The Association of Residential Letting Agents (ARLA) report that the number of properties registered per letting agent fell year-on-year by 5% in April, which mean that renters will almost certainly face an even tougher time following the chancellor's stamp duty reforms, as landlords naturally seek to recoup their costs by hiking up rents, amid a shortage of homes on the rental market.
Years of failing to build the amount of residential properties needed has squeezed rental costs up significantly in recent years, and now it seems that Osborne's misguided housing market policy risks exacerbating the issue, as his outright assault on buy-to-let landlords ignores the fact that the private rental sector offers an essential service for millions of adults who choose to rent.
The decline in the number of rental properties available, owed largely to higher stamp duty costs and lower mortgage tax relief, is widely expected to place upward pressure on rental values, as reflected by the fact that two-thirds of ARLA agents predict that the stamp duty reforms will push rental values up for tenants down the line.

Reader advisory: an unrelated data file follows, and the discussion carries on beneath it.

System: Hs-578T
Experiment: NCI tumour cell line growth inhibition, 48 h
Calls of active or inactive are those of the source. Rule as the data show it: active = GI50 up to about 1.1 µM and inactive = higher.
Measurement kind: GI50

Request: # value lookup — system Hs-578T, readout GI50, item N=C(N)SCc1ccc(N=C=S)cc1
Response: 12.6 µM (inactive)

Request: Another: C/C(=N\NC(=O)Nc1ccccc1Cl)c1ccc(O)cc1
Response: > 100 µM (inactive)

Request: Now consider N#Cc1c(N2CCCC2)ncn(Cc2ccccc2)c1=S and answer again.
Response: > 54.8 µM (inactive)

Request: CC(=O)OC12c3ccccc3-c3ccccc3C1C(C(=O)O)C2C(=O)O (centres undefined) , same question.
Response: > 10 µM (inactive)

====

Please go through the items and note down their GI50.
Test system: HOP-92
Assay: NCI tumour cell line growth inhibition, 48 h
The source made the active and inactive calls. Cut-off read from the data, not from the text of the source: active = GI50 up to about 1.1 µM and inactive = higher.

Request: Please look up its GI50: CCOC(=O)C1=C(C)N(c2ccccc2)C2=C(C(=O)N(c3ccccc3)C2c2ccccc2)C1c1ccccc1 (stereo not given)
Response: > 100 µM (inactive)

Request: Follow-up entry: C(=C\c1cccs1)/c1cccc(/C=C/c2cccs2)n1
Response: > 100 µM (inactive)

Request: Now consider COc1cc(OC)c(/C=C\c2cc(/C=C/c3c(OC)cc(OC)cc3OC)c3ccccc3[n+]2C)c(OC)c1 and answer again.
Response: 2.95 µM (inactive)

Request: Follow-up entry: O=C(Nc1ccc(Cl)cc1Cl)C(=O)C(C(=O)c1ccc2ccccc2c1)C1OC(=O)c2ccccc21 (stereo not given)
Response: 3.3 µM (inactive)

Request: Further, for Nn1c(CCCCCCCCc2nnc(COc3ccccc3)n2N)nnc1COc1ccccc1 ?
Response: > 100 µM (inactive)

David Cox, managing director of ARLA, said: "We expect that fewer investors will be taking on buy-to-let properties over the next six months, following the [stamp duty] price hikes, meaning that once these properties [existing stock of available homes to let] are filled we'll see supply nosedive once again."
Article courtesy of Landlord Today | Sign up for Landlord Today newsletter | Get this news on YOUR site!